Lunch at Woolworths
via: Getty ImagesIf you were lucky, your parents might take you to the lunch counter at Woolworths for a special treat.
Baby doll PJs
via: Getty ImagesAnd when they tucked you in at night (if you were of the female persuasion), you got to wear cute baby doll PJs.
via: Getty ImagesSure jungle gyms still exist today, but not like they used to. The jungle gyms of yesteryear were solid metal over grass or concrete. No one was taking extra precautions: if you fell and hurt yourself, that was your fault.
Chilling in the front seat with no seat belt
via: Getty ImagesThese days most kids don't know what it's like to be in the front seat until they hit their teen years, and everyone drives with seat belts on. But there's something about the memory of sitting in the front seat with nothing holding you in that just says "summer drive."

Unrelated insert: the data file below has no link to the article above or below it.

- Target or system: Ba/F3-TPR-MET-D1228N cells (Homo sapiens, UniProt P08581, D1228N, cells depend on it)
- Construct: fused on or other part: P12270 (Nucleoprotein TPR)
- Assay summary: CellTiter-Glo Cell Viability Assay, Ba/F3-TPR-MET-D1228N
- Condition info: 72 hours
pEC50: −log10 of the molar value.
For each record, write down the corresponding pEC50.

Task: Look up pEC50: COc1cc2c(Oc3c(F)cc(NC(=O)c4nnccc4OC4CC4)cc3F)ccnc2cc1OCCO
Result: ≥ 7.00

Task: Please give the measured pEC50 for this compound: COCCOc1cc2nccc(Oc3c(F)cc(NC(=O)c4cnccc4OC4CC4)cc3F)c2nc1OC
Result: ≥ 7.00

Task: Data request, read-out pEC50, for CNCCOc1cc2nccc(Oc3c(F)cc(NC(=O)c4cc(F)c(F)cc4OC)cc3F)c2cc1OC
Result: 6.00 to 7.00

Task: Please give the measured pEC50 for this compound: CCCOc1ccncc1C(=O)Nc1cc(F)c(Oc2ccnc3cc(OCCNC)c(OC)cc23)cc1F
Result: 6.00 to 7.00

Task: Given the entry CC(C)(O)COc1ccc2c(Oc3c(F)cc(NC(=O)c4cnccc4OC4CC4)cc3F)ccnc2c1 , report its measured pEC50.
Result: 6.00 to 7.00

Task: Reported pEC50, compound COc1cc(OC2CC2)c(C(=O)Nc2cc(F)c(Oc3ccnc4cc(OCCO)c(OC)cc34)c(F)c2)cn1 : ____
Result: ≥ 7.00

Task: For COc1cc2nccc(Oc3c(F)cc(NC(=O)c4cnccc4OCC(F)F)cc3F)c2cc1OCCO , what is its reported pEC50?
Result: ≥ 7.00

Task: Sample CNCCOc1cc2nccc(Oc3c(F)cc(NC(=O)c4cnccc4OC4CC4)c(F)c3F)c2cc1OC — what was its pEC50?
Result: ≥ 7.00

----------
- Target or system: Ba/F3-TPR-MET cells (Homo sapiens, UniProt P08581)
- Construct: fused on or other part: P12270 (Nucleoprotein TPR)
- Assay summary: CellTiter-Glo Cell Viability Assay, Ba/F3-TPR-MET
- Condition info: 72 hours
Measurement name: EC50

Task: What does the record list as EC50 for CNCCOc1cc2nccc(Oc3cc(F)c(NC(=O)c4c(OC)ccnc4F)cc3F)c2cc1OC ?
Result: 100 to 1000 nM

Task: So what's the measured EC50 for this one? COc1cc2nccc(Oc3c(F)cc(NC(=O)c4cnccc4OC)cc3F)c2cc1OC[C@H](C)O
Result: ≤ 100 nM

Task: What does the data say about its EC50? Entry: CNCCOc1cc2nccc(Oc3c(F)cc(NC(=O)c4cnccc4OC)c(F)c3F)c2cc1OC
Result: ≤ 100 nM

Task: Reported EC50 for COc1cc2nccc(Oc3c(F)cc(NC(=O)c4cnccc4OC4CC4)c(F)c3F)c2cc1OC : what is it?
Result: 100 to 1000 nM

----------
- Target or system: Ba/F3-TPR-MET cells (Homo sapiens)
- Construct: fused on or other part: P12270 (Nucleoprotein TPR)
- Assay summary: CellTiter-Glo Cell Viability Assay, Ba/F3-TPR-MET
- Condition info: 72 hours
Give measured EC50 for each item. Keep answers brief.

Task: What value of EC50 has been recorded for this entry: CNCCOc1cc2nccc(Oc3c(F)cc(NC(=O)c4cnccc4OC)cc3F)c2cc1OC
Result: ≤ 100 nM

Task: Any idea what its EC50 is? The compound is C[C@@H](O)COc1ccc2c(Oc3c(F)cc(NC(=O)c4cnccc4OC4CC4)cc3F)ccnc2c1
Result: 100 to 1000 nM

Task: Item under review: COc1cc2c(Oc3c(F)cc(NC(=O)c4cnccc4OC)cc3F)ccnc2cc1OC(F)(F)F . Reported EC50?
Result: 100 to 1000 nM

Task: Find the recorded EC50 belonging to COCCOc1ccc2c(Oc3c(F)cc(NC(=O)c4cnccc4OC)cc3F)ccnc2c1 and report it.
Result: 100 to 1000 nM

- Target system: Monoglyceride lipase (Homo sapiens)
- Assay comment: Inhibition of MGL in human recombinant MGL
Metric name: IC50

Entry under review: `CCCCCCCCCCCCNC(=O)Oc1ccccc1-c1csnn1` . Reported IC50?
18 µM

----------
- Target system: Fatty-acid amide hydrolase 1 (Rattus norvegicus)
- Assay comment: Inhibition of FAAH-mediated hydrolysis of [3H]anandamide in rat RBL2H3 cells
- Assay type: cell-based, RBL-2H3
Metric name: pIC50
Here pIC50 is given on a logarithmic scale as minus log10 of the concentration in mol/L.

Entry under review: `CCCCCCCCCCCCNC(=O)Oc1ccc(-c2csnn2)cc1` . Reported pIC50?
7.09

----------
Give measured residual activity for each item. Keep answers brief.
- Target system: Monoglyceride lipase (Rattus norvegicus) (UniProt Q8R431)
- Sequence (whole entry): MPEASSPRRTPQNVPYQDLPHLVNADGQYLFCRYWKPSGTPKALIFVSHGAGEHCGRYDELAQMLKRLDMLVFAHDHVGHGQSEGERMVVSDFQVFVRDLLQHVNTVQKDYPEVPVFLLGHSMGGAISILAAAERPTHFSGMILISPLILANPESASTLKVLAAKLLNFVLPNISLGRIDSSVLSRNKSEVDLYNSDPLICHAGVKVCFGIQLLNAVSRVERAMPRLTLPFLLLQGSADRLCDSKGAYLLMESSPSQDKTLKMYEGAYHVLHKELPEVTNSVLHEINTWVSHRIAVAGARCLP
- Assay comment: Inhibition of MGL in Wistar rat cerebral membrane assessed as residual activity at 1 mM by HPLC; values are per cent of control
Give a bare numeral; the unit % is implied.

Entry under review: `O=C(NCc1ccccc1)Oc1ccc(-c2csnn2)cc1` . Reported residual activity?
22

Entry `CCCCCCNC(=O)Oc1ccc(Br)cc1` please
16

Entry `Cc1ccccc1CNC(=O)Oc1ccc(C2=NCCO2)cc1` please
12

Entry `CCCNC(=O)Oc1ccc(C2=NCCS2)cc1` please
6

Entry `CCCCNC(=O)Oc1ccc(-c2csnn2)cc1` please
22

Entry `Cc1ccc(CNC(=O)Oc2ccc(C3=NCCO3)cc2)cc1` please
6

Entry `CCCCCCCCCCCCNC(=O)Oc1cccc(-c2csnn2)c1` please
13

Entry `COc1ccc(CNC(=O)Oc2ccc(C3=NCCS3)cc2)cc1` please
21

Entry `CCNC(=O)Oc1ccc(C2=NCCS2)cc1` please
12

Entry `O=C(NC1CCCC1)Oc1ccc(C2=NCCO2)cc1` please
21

Going to the candy store
via: Getty ImagesThe candy store doesn't really exist the way it used to. Summer in the 50s often meant rolling in to the candy store and spending your pennies on all the sweets you could pack in your pockets. Maybe you'd even get an egg cream.
Riding a bike sans helmet
via: Getty ImagesIf a kid rides a bike down the street without a helmet in 2020, someone's liable to call child services. In the 50s it was just normal. Is there anything better than feeling the breeze whip through your hair on a hot summer day?
Heading out for a full day unsupervised
via: Getty ImagesIf you grew up in the 50s, you were used to having free rein during the summers. You'd head out in the morning and your parents didn't need to know where you were as long as you showed up for dinner.
Drinking straight from the garden hose
via: Getty ImagesSure, there might be contaminants in there, but as a kid you'd drink when you were thirsty. It's a sure sign of summer to be drinking straight from the hose.
Playing in the fire hydrant water
via: Getty ImagesSpeaking of unexpected water sources, it wasn't uncommon to cool off on a hot day with the water from a fire hydrant. That's a powerful sprinkler.